October 19, 2017

By Cora Jackson-Fossett

Staff Writer

 

Nearly 300 people attended the 16th Annual Banquet and Awards Dinner sponsored by the National Association for Equal Justice in America (NAEJA) on Oct. 14.

Now in its 20th year of advocating for civil rights for all minorities, NAEJA focused the event on the community’s role in improving public education.

Dr. George McKenna, vice president of the Los Angeles Unified School District Board of Education, gave the keynote address and emphasized the importance of education.

“We all have to be educated in order to get to the next point. Whether we had a formal education or informal education, the educational system shapes the minds and values of the most precious people in our world – children. The public school system is the largest system that controls what we think, how we behave, what we learn and our future,” said McKenna.

However, he acknowledged that the public school system has not made as much progress as other civil rights and described education as the “greatest civil rights that is unattained.”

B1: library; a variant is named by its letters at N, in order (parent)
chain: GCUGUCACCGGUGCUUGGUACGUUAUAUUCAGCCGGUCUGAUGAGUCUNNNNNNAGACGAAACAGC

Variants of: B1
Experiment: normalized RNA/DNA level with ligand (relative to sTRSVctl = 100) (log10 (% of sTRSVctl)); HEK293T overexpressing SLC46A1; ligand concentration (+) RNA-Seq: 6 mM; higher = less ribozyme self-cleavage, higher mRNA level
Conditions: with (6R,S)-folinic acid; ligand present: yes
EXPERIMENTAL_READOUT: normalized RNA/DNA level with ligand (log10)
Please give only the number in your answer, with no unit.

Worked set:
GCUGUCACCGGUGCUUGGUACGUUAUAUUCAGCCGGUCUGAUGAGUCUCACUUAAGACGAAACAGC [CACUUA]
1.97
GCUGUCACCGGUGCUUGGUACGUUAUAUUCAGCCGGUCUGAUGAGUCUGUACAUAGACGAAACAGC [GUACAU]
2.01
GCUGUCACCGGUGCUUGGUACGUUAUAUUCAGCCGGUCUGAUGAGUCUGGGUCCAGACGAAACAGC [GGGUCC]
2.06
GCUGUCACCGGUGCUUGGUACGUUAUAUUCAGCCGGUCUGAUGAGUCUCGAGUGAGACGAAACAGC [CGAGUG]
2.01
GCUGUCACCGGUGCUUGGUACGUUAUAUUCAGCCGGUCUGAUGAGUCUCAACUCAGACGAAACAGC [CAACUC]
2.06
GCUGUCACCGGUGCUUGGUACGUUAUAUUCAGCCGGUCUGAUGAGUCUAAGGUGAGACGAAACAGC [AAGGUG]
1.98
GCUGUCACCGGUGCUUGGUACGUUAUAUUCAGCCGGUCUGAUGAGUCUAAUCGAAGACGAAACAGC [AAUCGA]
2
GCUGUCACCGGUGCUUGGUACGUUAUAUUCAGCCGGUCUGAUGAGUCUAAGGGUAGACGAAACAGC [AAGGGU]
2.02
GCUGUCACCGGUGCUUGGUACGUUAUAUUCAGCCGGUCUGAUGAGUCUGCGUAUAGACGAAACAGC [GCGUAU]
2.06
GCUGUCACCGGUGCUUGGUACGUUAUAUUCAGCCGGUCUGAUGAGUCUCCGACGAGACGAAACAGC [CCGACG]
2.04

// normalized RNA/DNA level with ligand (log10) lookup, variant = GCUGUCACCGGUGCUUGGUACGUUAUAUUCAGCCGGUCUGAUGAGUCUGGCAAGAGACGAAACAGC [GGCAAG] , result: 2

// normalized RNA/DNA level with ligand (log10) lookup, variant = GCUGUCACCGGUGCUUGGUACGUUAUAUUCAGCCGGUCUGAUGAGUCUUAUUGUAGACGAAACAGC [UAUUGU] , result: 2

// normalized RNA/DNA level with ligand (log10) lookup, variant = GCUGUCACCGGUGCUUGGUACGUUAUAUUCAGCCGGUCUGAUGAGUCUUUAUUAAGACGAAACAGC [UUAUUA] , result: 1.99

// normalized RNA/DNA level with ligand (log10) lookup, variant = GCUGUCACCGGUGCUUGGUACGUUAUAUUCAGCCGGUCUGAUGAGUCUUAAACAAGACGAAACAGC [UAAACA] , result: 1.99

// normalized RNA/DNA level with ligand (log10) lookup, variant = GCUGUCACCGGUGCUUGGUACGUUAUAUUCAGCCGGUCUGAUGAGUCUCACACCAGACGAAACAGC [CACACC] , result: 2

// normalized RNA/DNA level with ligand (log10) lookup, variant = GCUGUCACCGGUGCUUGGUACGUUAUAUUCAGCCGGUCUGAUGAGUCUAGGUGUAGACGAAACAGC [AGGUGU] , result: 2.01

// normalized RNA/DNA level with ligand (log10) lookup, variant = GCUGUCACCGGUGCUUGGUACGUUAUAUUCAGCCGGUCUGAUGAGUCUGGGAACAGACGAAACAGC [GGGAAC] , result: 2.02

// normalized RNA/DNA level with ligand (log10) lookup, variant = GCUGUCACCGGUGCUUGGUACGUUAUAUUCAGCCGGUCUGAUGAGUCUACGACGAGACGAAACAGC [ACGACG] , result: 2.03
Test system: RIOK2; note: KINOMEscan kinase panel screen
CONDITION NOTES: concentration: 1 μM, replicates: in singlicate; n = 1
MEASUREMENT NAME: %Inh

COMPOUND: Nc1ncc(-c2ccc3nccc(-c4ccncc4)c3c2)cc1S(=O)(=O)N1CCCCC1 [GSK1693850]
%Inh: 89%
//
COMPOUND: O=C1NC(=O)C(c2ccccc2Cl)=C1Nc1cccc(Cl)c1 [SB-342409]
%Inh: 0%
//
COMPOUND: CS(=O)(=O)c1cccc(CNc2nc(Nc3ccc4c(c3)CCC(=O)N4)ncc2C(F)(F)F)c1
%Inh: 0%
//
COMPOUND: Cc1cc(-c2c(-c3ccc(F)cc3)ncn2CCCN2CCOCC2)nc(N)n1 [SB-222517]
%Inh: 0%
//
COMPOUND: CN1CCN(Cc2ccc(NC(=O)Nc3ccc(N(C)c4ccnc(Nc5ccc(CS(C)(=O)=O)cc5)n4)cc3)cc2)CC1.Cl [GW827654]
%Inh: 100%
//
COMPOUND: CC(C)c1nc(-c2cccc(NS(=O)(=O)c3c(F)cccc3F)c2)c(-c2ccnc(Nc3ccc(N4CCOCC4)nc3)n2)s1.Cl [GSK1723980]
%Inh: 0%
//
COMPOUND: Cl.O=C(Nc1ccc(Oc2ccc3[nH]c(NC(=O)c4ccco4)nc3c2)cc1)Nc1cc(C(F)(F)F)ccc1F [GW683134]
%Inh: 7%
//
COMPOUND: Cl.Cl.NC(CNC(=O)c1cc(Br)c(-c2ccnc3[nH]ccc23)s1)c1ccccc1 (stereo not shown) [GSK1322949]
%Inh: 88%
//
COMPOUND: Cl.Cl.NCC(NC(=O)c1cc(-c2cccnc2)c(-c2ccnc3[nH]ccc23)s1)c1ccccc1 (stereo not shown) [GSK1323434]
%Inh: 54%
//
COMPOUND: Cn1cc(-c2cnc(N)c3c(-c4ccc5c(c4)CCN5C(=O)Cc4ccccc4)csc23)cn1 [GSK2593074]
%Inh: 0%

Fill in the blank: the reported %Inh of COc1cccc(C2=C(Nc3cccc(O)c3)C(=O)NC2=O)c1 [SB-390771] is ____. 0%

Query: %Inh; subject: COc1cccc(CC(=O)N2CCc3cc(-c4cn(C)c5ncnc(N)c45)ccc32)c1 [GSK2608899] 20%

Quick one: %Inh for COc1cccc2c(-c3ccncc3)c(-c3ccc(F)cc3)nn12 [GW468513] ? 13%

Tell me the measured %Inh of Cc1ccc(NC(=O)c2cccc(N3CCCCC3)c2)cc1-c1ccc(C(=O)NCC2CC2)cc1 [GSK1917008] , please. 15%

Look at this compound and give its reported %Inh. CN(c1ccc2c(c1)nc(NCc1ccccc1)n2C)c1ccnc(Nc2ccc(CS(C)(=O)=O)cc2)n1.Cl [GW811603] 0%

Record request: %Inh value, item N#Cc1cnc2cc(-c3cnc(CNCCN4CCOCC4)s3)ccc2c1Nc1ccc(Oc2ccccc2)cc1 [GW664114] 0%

“We can sit in the front of the bus now, we can drink out of water fountains, we can have a meal in any restaurant, but the educational system still has not brought us equity and parity. We are still underachieving and that situation has become so systemic that people think it’s normal. That is disastrous. Sometime we stop believing that we can be superior,” insisted McKenna.

Calling for support of public schools, McKenna urged the audience to visit community institutions and volunteer to assist educators and other staff who are working to make improvements.

A portion of NAEJA’s event was dedicated to honoring several local leaders. Veteran activist Barbara Coleman received the Presidential Award and John Tallichet, owner of the Proud Bird Restaurant, accepted the Corporate Award.  Community Service Awards went to the Rev. Dr. Cecil L. “Chip” Murray, public safety advocate Ron Dowell and Compton civic leader Cornell Francois.

Royce Esters founded NAEJA in 1997 and over the years, the nonprofit has worked to eliminate discrimination, secure educational opportunities, reform the justice and prison systems and promote open dialogue among diverse cultures.

Category: Education


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